educational television public television or instructional television they have no disposition to cut and run. Before the show is on the road but down the road yes. Now the same thing is true then also outstayed participation at the minimum to. Date participation varies by states in some states. The one I happen to know about is my new state New York it's increasing rapidly at the moment. But state participation has. Not been what I believe it will become. The instructional side on instructional side but rather than on the public or on the instructor have been on the public I have a guess right now. Do you have any proportional. Participation which you anticipate will come for example from private sources from state sources. As distinguished from. Really what amounts to substance some type of government source. I think the. Difficulty in predicting there is very great.
I do think that the record. Educational Television as a whole. Over the last. 15 years. Demonstrates the nonfederal sources are just not forthcoming. I mean order of magnitude that I think that's a fair conclusion and something is going to have to be done other than what's being done to present time if you're going to stimulate stimulate any type of federal sources and that is you're going to have to have something come with a real vitalizing of fact upon that section and in order to bring that type of money into it. I myself would have to go one step further I think Senator Harkin say that I do not know. Of any. Way. That will generate anything like. The kind of money that the whole system will need from the private side and I even doubt. That there will be. A large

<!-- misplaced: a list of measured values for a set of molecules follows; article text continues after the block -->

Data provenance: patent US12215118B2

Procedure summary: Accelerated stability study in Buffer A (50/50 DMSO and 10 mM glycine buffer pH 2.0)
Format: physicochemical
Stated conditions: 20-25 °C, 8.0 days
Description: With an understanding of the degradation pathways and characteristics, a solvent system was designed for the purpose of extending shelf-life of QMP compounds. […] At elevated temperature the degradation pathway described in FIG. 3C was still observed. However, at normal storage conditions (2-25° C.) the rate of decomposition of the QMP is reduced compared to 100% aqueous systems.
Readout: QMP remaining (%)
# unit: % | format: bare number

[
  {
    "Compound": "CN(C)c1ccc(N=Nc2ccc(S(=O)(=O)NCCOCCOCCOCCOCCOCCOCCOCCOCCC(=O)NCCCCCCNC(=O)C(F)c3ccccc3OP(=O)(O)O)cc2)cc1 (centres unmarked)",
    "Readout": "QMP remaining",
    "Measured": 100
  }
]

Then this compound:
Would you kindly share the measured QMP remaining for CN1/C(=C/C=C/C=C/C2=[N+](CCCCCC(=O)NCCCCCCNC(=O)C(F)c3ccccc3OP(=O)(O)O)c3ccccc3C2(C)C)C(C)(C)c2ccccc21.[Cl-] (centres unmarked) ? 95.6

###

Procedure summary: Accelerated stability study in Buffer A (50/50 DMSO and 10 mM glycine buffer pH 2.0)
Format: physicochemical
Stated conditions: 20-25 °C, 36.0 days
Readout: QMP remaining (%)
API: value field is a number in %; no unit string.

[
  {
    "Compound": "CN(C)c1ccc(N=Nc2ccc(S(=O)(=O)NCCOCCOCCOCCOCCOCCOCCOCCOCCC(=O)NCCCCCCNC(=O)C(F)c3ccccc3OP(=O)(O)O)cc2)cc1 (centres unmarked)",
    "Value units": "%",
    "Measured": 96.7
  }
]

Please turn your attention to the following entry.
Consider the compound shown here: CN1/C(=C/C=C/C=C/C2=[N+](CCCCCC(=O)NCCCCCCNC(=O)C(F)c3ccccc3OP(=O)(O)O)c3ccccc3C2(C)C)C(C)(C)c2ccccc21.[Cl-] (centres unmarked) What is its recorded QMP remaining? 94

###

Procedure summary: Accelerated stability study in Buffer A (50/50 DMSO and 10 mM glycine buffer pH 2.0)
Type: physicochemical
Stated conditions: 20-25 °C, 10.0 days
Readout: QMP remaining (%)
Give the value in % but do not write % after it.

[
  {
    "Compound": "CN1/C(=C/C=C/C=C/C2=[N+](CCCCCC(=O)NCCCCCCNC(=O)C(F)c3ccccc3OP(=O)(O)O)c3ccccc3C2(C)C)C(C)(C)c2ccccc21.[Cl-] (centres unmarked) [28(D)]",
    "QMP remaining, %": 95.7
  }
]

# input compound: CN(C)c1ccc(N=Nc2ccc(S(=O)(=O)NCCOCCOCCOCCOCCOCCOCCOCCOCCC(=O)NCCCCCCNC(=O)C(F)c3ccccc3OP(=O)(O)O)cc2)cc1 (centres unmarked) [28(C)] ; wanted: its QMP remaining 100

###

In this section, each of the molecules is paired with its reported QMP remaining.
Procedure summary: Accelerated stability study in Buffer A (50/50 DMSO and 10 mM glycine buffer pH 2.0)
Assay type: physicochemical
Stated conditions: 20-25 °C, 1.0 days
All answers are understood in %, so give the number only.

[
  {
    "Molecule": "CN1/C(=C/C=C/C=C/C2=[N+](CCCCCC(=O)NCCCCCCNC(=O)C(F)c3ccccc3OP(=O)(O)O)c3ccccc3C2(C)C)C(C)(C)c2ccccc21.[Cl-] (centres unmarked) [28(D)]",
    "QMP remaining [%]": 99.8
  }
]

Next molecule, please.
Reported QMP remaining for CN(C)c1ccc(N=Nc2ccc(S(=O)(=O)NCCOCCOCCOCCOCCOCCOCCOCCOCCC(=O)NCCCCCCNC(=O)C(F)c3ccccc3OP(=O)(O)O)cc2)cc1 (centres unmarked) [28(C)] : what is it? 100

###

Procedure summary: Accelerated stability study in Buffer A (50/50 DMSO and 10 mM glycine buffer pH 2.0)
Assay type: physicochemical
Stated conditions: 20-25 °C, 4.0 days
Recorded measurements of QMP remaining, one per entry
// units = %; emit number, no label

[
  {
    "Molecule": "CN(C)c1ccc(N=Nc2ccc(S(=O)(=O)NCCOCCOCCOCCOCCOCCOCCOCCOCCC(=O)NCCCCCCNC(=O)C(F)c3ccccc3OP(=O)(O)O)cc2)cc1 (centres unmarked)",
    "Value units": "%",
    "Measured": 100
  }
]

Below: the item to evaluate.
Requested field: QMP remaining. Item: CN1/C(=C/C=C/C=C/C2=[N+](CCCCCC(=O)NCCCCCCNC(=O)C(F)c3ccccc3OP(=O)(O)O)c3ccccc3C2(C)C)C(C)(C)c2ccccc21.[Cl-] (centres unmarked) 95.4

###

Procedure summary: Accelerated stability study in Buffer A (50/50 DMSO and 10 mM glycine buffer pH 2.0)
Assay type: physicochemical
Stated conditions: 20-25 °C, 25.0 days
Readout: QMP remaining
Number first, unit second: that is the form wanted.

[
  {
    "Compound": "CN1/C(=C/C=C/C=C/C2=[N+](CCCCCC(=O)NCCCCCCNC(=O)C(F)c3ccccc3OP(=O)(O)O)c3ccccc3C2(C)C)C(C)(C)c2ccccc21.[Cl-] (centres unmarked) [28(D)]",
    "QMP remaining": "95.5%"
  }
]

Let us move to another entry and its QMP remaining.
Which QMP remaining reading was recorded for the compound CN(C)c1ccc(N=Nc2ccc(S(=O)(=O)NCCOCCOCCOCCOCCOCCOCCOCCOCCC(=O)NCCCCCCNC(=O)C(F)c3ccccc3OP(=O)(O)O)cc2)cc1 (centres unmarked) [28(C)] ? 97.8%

increase as some of the those studying this problem appear to hope in private and local contributions. I don't foresee that yet I quite agree with you and I think that puts it right back squarely as to the source the revenue is coming from some type of federal operation including Comsat. Without a satellite. Now on a satellite I've gone through this before but just the way we can do better than we do. Where as talk of. The point remains what you have here is a technological breakthrough is that correct. That's right and as a result of a technological breakthrough there has been a great reduction in cost of transmission. Or will be will be will be as right and this reduction is even greater than was originally anticipated is going to be greater. Literally nobody is more pessimistic than they were a year ago it's the other way around. That's right and there are going to come into a great bonanza money. And what. Mr friend and yourself are saying really is this news. A new gold